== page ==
Cathy
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    >> I finished the rehydrating process with the hydrator and fatliquor. It is much more supple, though not perfect, still feels stiff and somewhat dry to touch. I sprayed it with the fatliquor maybe 5 times, allowing it to dry partially in between applications. I figure it is as good as it is going to get (the attached small photo shows the post-hydrating condition). It feels slightly sticky when wet. Perhaps smoothing it by hand and ironing it would make it feel softer?


    “Feels stiff” is improved with some massaging the leather structure for softness and strength.
    “Somewhat dry to touch” is improves with a silky-feel non-stick, rub-resistant protector with Protector-S+ (leather scented) or scentless with Protector-S.

    “Ironing it” is only practical for thin skin, much more difficult when working with thicker skin. Use a white printing paper to go in between the iron and the suede skin. Set temperature for “wool”, otherwise shrinkage occurs that will require Hydrator-3.3 > Fatliquor-5.0 system to rectify it again.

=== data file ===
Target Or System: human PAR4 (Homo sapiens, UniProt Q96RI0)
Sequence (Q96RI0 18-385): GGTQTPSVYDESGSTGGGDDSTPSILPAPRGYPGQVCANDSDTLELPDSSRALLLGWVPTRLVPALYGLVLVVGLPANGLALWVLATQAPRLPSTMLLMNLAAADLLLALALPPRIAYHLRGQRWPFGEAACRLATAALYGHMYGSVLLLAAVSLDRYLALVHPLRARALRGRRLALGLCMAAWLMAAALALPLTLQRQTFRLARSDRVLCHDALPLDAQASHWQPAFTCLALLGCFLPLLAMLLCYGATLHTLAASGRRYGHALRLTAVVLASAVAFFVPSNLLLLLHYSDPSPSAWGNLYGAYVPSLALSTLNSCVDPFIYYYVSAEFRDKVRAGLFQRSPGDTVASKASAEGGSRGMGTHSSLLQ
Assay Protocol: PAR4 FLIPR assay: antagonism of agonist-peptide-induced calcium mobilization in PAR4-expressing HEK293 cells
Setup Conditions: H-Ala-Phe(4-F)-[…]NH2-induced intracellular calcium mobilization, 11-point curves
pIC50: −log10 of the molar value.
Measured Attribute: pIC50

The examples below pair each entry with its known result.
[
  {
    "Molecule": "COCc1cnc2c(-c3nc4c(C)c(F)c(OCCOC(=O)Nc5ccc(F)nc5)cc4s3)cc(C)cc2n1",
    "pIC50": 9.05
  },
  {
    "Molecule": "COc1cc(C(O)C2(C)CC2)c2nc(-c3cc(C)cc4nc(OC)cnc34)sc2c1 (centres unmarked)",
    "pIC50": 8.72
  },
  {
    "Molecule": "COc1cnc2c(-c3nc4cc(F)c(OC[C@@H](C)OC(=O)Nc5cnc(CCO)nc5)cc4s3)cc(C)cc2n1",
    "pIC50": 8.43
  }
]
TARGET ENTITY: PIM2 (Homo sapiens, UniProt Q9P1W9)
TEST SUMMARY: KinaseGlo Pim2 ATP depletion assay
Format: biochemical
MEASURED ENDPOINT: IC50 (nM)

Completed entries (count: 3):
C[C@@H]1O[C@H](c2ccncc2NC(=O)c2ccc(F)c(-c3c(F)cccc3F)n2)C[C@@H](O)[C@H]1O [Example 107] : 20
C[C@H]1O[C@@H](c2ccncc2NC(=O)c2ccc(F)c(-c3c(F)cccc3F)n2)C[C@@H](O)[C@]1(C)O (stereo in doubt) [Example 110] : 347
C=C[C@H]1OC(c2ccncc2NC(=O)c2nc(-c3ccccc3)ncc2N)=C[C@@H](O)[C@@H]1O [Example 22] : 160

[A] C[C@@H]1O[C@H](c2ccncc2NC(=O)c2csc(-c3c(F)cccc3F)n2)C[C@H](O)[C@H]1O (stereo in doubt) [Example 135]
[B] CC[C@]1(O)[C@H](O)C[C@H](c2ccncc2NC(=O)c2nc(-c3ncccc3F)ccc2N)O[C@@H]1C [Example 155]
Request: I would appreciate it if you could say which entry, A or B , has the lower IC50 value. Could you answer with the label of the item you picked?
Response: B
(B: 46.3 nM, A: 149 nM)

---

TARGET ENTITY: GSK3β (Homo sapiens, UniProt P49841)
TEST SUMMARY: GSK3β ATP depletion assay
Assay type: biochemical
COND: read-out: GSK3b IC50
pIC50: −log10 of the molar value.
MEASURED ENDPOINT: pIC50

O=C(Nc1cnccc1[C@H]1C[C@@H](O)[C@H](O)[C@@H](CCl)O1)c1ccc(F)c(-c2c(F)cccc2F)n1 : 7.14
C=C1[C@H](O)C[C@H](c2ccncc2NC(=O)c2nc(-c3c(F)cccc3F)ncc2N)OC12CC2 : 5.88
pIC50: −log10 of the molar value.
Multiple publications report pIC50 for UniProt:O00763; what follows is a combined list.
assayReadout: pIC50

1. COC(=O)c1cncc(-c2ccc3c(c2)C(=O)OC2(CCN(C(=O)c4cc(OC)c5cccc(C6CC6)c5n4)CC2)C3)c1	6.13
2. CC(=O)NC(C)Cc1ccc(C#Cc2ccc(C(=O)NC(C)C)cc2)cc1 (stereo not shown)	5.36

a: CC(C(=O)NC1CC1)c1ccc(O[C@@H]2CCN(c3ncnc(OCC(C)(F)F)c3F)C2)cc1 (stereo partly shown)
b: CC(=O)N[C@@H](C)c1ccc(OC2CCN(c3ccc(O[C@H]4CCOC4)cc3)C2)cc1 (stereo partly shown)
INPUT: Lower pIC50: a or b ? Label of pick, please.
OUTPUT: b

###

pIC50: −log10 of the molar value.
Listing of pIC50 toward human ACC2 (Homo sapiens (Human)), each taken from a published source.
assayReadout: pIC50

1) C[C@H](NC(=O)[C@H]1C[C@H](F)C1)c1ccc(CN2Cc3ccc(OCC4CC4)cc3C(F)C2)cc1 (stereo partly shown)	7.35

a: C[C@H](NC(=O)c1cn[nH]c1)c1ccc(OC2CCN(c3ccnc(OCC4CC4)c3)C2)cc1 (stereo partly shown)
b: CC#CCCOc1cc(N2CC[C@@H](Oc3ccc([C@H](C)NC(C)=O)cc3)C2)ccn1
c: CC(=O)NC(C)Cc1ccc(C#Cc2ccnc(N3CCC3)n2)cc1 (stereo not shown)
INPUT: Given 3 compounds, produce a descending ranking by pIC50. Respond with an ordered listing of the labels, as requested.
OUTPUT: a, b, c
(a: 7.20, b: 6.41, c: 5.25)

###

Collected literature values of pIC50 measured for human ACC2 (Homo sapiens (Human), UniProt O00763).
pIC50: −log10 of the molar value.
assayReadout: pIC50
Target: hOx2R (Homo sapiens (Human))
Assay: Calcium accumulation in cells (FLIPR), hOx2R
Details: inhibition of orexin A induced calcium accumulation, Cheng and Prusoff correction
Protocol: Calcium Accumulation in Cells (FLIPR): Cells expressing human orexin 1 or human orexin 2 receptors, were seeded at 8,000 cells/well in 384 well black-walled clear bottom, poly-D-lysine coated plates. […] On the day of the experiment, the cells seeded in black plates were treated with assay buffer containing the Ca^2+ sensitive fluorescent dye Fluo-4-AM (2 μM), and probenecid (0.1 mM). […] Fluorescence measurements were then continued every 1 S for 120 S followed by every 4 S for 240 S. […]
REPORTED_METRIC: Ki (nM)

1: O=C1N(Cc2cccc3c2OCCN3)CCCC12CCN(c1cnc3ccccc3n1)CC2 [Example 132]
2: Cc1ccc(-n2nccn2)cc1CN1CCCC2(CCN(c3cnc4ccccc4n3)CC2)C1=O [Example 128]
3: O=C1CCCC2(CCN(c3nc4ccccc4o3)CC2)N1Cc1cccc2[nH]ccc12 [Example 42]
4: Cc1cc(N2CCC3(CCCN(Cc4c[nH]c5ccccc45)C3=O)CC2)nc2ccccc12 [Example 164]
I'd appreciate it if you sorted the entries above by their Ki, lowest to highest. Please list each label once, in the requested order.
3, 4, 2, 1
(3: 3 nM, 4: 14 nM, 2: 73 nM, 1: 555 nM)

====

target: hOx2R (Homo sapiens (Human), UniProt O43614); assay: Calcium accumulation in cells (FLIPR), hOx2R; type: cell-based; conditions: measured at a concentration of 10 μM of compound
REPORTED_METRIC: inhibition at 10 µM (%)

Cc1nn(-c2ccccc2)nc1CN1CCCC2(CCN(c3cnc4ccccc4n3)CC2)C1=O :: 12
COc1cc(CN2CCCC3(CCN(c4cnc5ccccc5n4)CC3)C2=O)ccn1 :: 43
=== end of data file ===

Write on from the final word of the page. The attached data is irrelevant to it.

Roger Koh
    Leather Care Consultant
    www.LeatherDoctor.com
    Last edited by Roger Koh; 02-20-2014 at 01:55 PM.

  15. #15
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    >>> I am now ready to repair the tear (the larger photo shows the rip and the before-hydrating condition). You have explained previously that I need a scrape piece of leather from somewhere else of the coat. Again, there is no scrap on this coat unless I remove one the pockets, which I don't want to do. So if I need a piece of leather, I will have to go buy one. Can you show me steps to repair the tear, please? I have got the Bond 3D.